Iron grip of Iran's clerical rulers cushions shock of Raisi's death

Sudden exit of the president could put Iran on path to hereditary rule, political analysts say

Ebrahim Raisi attends a meeting with Azerbaijan's President Aliyev by the Aras river at the Iran-Azerbaijan border. The Iranian President was to lose his life on the helicopter journey home. EPA
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The death of hardline President Ebrahim Raisi robs the clerical establishment that controls Shiite Iran of a crucial figure amid multi-pronged confrontations abroad and ahead of an expected political transition at the top.

Iranian authorities have confirmed that Mr Raisi died in a helicopter crash on Sunday. He was a potential successor-in-waiting to the supreme leader, Ayatollah Ali Khamenei, as well as being an experienced enforcer and manager in the iron-fisted system of rule.

It was the first sudden death of a figure of such importance in Iran since the US assassination of Quds Force commander Qassem Suleimani in 2020.

The choreographed funeral of Maj Gen Suleimani, attended by leaders of ideological militia proxies of Iran, was used to convey Iran’s determination to keep up its Middle East reach.

This time, however, Mr Raisi’s death has more of a domestic impact, observers say, although he played main roles, together with Foreign Minister Hossein Amirabdollahian, who died with him, in charting Iran’s outside posture.

The unexpected exit of the president is widely seen as improving the chances of Mr Khamenei’s son, Sayyid Mojtaba, succeeding his 85-year old father in a tightly controlled domestic scene, after authorities crushed several protest and civil disobedience movements in the last 15 years.

A father-son scenario, however, would no longer differentiate Iran from other hereditary republics in the Middle East, and could face more obstacles within the establishment, compared with Mr Raisi, who was a relative shoo-in for the role.

In Egypt, for example, the late president Hosni Mubarak could not install his son Jamal, as he faced opposition from the military before the onset of the Arab uprisings in 2010-2011.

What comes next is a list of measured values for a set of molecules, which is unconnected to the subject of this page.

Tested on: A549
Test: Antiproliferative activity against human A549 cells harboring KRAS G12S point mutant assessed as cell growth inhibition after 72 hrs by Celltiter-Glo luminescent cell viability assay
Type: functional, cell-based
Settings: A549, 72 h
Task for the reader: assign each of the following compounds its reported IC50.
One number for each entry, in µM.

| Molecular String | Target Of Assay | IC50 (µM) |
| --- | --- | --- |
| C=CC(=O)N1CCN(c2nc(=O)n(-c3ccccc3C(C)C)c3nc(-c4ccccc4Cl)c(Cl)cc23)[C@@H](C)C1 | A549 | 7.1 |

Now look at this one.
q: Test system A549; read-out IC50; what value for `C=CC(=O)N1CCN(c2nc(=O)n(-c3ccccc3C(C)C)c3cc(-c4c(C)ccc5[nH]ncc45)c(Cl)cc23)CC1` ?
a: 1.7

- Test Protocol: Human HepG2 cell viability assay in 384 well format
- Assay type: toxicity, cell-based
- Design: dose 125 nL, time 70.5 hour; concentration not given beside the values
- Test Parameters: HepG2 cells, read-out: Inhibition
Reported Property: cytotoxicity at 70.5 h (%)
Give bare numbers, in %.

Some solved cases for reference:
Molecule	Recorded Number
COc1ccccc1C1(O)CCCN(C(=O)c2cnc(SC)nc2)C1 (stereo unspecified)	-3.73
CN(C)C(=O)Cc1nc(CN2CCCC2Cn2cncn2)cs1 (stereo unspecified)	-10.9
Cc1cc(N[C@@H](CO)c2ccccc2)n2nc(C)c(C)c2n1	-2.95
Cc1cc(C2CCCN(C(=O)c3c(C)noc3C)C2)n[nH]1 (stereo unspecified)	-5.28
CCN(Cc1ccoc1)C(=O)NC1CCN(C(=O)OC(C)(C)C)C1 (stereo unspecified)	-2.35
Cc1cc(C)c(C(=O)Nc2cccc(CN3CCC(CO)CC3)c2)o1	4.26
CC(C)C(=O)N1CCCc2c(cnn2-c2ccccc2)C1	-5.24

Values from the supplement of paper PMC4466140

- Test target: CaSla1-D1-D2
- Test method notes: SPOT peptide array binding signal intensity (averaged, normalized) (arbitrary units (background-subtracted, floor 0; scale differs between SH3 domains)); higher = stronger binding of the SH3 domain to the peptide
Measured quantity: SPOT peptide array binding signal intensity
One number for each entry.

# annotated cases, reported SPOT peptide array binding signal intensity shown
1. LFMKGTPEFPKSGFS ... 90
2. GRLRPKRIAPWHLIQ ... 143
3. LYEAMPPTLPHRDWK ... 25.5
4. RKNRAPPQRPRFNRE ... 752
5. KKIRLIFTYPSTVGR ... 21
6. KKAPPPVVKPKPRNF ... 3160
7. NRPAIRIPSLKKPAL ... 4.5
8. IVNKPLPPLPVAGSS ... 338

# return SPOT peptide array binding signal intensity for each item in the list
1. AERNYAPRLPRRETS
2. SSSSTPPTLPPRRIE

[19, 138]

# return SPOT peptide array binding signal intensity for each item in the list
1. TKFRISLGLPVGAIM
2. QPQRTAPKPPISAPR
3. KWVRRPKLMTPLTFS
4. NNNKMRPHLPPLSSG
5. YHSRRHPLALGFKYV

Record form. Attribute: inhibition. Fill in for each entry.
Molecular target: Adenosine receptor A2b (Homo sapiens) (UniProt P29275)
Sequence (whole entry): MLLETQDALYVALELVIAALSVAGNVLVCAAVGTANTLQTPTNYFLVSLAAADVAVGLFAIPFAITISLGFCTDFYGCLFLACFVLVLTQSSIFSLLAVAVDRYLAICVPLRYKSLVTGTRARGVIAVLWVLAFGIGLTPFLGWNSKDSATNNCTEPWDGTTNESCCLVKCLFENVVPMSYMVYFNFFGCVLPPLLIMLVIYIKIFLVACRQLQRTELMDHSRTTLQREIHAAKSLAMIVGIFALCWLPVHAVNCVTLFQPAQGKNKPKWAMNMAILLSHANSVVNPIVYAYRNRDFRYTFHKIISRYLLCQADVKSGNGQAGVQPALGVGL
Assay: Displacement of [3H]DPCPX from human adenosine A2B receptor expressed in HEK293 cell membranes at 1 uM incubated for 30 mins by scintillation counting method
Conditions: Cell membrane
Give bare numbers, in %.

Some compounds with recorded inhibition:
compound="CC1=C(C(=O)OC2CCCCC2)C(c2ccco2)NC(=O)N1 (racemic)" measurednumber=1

Waiel Olwan, senior researcher at the Jusoor Centre for Studies in Istanbul, said Mr Raisi was a “special case" that will be difficult to replace.

“As the main candidate to succeed Khamenei, he had a major say on internal and external policies," Mr Alwan said.

He and Mr Amirabdollahian "were not just part of the political kitchen in Iran".

"They managed the scene," he said, putting forward two scenarios.

The least likely, he said, is internal disruption that would weaken Iran's position in the ongoing conflict with Israel and the US amid the war in Gaza.

"It will disrupt the transition and handing over the files to a new team, but no more," said Mr Alwan, who pointed out that the security apparatus remains under control.

"The mastermind [Khamenei] and [his subordinates] in the establishment remain," he added.

Mr Amirabdollahian might even leave a “more significant legacy”, than the former president, said Lebanese political analyst Joseph Daher.

He cited Mr Amirabdollahian's closeness to the Islamic Revolutionary Guards Corps (IRGC), which contributed to his frequent travels to Lebanon to meet Hezbollah leader Hassan Nasrallah.

The IRGC has fostered militant groups across the regions throughout the years, including Hezbollah, which collaborated in supporting President Bashar Al Assad in Syria's civil war and backing Iraqi security forces against ISIS militants. "Nothing has changed. The key actors in the foreign policy files, Iran’s supreme leader and the IRGC are still in place," Mr Daher said.

Hazem Ayyad, a veteran Jordanian political commentator, said replacing Tehran's foreign minister and the apparent successor to the supreme leader will create competition and temporarily "confuse the Iranian internal scene", but will not fundamentally weaken Iran abroad.

Mr Raisi, however, was seen as having built stronger relations with China, which helped withstand increased US sanctions, although some Chinese corporations have held back operations out of concern they will fall foul of US restrictions.

He was also an advocate of a tough stance on the nuclear file and in confrontations with Washington and Israel, although after more violent struggles with the US and Israel this year, Iran has pursued de-escalation.

But this has meant no let up in support for Hezbollah and the other militia players on whom Iran relies, political analyst Ali Safari said from Tehran.

“This support policy is not [made by an] individual; it is a fundamental policy within the Islamic Republic," he said.

The main impact of the helicopter crash, however, is its affect on the top of the pyramid.

Syrian political commentator Ayman Abdel Nour said unless a new figure emerges to challenge Mojtaba Khamenei, his path to power is almost assured.

“If there is a hereditary succession then the Islamic Republic will be basically transformed into a another Pahlavi empire, wearing an extremist Islamic gown.”

Nada Maucourant Atallah reported from Beirut

Updated: May 20, 2024, 5:34 PM